Besides carrying the weight of my family’s intergenerational trauma, I was desperately trying to make sense of my gender dysphoria. 

I finally broke free of Catholicism’s spell in college after I read illuminating genderqueer theory that made me question the God I believed in. Ancestor work helped me understand how colonialism, immigration and machismo breeds narcissistic men who don’t understand vulnerability and intimacy. The spirits of my family’s matriarchs brought me closer to the curious, observant and romantic Little Beatriz I once was. Rather than punishing myself for my queerness, which I now realized I’d been doing since childhood, I embraced myself as the beautiful human who’d survived incredible and traumatic experiences.

Last year, at 27, I finally came out as queer. I reconnected to literature and radical theory, and these new words opened the floodgates for joy, pleasure and emotional release. Compulsive masturbation subconsciously planted the seeds for hypersexuality. “Coming out” implies one swift opening of a closet door followed by rainbows and sunshine pouring out, but it’s also a process of excavating and examining trauma. My childhood experiences conditioned me to believe that femininity was a trap, yet here I was, putting a stifling hyper-feminine mask on a newly freed queer body. I wholeheartedly surrender to the liquidity and multiplicity of gender.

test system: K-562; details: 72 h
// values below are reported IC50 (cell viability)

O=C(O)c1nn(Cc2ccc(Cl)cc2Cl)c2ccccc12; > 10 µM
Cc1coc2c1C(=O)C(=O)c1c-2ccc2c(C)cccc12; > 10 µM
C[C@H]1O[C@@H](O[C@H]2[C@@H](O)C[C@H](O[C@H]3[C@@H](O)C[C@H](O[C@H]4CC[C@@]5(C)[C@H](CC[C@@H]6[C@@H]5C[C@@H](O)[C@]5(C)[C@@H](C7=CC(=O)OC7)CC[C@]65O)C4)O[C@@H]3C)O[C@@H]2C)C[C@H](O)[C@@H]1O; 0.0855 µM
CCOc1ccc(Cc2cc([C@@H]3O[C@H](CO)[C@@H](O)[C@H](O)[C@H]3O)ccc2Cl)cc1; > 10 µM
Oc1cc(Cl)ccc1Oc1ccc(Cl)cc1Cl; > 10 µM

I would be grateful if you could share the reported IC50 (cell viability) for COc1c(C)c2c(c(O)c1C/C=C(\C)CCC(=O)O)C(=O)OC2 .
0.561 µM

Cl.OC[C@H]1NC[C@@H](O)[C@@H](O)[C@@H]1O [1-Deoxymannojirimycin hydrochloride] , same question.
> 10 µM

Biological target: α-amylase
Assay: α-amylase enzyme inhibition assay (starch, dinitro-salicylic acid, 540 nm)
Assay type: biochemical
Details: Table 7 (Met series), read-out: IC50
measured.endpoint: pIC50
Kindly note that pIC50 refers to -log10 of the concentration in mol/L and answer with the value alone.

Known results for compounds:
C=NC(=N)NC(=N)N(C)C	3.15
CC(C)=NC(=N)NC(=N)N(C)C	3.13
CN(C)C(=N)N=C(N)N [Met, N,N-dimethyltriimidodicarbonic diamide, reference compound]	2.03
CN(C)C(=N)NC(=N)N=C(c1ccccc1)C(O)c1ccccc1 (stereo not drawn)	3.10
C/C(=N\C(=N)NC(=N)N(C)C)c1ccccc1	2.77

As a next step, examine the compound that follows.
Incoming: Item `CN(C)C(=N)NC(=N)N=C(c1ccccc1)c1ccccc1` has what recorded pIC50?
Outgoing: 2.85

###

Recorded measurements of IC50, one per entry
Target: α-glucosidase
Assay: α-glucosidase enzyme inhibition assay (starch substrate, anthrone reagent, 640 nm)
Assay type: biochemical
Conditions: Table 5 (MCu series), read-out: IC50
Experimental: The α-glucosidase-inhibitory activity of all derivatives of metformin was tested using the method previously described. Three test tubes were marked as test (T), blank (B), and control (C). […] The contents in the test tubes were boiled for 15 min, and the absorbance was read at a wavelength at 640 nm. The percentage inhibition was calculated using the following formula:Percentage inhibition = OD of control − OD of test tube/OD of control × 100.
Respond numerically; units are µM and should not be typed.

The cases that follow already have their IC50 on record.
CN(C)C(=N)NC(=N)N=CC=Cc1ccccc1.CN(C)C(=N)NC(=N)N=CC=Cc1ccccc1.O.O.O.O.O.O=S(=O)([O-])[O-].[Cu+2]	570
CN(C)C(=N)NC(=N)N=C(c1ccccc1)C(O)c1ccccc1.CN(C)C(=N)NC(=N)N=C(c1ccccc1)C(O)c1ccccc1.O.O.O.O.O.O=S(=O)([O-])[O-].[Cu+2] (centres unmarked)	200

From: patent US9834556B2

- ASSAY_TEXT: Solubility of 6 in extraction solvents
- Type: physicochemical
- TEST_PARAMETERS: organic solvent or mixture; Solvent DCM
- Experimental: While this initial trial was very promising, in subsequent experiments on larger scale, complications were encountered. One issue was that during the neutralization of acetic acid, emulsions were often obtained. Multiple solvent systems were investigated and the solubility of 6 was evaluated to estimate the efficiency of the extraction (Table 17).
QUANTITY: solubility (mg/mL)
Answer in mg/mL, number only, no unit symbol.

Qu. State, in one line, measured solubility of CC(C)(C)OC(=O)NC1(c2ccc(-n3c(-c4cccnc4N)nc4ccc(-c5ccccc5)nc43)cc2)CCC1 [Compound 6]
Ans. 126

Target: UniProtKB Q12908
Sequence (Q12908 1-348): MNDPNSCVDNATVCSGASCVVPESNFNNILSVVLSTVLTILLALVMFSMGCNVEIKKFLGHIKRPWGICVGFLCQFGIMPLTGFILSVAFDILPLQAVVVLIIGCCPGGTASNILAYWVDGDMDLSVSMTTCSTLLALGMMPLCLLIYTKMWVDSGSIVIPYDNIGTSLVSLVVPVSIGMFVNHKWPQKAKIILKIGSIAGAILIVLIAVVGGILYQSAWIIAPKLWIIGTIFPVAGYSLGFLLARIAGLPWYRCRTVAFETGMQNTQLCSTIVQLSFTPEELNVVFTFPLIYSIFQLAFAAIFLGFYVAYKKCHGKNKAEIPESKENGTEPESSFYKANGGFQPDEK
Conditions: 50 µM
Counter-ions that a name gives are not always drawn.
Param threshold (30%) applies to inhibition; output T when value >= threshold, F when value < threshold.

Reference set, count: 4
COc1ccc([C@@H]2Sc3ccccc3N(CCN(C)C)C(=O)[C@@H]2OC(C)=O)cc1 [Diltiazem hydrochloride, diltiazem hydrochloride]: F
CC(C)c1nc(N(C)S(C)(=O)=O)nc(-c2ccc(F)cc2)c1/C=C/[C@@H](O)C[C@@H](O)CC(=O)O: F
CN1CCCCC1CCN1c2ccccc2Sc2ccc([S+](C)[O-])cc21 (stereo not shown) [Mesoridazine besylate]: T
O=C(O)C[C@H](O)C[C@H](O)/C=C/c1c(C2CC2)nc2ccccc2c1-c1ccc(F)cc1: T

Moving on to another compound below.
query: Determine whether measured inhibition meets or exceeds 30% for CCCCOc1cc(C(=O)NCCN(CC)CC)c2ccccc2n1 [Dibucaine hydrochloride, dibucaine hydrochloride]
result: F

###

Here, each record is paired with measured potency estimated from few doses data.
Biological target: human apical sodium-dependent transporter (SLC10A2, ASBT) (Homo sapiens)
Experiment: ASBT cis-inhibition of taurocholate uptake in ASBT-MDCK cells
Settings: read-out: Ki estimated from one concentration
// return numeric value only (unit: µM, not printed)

After months of meditation, soul-searching and community care, one hyphenated word brings a lifetime of peace and understanding: Non-Binary. The idea that gender is as fictitious as the Bible freed me. Slowly but surely, books and stories felt full of promise all over again.

My senses feel alive. The blues and greens of my motherland are etched inside of my skin, searching desperately for the trees and oceans of my new adopted home in the U.S. On a northbound drive from Southern California, tears flood my eyes as the sun sets on the Pacific Coast to my left while I hug the Los Padres forest to my right.

As I embrace all genders residing within me, I finally feel at home inside of my body.

In all of its diverse manifestations, seeking pleasure has now become a conscious mindset for me instead of an escape. Once again, I’m a quiet, nature-loving, non-binary femme bookworm, and I see the world through new eyes.

Leo Aquino

Reviewed for Medical Accuracy

Combining their unique perspectives of casual dating, LGBTQ+ relationships and migrant stories, Leo is The Gay Brown Carrie Bradshaw that the world needs.